Dear redbankgreen reader:
In haste and without consideration about how it would affect those named, I posted a news article on Sunday that contained information I should have known would cause great pain across the community I cover, and in particular, to a family already suffering an unspeakable shock.
The article was about a “lockdown” situation in Rumson prompted by the suicide at home of a young man. It included the names of his parents as the homeowners. As a large number of commenters have noted, that was insensitive and added nothing to a reader’s understanding of what the article was intended to address. I agree.
Generally speaking, suicides don’t get reported here unless they involve a prominent person, happen in a public manner or are otherwise in some way “newsworthy.” Neither of the first two criteria applied in this case, and on that basis what occurred inside the house wasn’t something I would have written about.
Instead, the impetus for the story was what happened outside the house: a massive turnout of heavily armed law enforcement — the Monmouth County Emergency Response Team — called in after local police responded to the original 911 call. Rumson Country Day School sent out an email informing its community that the school and its surroundings were in “lockdown,” and that borough police were using the parking lot as a staging area for an unspecified “incident.” In addition, I received several urgent messages from readers wondering what was going on. The scene I came upon was unprecedented in the 11-year history of redbankgreen. Without question it was a legitimate subject of public interest.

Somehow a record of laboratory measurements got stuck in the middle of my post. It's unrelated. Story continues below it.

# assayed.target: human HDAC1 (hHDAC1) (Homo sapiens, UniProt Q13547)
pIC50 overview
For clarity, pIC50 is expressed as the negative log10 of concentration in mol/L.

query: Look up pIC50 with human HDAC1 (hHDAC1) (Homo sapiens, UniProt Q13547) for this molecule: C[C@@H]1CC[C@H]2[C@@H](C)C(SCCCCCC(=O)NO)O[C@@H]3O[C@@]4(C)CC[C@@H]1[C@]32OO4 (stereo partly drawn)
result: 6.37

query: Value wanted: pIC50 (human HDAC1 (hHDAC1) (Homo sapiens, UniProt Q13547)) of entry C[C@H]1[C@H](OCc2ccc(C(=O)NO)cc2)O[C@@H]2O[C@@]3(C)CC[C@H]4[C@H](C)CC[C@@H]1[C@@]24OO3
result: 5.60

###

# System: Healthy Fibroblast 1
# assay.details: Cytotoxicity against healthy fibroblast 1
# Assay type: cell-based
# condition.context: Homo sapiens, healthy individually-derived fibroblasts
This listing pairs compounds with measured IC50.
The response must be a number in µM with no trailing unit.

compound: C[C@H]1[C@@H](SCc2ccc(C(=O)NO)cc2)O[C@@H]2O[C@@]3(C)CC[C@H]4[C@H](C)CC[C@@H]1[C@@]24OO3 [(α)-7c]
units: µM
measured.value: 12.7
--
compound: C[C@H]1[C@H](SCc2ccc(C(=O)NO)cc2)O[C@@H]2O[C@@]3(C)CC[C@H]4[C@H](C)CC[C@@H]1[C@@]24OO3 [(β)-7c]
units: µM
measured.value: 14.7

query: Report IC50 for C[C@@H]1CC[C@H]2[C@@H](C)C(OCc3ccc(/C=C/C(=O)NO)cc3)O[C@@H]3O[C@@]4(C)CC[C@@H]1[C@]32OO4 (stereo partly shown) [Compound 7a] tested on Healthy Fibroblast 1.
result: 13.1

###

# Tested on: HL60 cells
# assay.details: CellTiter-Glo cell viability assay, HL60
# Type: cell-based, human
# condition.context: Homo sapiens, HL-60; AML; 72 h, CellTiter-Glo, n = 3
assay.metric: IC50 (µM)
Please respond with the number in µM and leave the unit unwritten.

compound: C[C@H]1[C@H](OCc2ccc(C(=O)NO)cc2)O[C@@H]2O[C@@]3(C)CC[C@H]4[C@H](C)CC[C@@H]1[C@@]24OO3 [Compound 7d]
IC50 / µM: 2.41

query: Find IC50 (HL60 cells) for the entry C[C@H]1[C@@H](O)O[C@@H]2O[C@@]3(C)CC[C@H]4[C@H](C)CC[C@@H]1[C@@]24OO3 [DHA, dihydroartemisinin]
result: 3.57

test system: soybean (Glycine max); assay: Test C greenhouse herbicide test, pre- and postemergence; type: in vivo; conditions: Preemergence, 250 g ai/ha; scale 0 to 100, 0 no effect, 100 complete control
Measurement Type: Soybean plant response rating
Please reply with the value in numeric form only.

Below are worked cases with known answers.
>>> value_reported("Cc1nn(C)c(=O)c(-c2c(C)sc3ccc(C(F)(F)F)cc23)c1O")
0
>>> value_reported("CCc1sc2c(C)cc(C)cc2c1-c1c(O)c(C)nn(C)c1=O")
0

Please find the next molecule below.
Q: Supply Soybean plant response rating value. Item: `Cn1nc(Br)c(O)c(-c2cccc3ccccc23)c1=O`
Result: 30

I wrote the article not to report a suicide, but rather, to explain a perceived emergency that unfortunately had a suicide at its core. But in my zeal to treat this like a story about a fire or crash, I included the names of the homeowners, obtained from tax records, as is my custom in such stories. That was unnecessary and inconsiderate to a family just then suffering a profound shock and loss. In defaulting to hard-nosed newsman mode, I ignored the feelings of those at the heart of the matter, who had done nothing to deserve such insensitivity.
I have belatedly removed the family’s name from the story, and hope to learn from this experience, starting with the acknowledgement that I need to dial back my haste, and to allow more room for sensitivity to those most vulnerable in whatever I’m writing about.
Meantime, I offer this apology to everyone who was hurt and dismayed, most especially the family of the deceased. I’m sorry to have made an terrible situation even worse.
John T. Ward